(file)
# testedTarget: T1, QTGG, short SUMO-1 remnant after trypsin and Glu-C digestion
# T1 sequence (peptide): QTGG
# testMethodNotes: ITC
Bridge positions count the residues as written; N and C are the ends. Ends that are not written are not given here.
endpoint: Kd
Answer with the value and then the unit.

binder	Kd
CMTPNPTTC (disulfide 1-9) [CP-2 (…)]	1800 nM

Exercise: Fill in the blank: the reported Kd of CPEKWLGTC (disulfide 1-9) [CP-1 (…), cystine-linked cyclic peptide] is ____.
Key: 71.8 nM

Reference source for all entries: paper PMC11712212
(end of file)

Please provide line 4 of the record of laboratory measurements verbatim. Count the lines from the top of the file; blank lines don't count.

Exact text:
Bridge positions count the residues as written; N and C are the ends. Ends that are not written are not given here.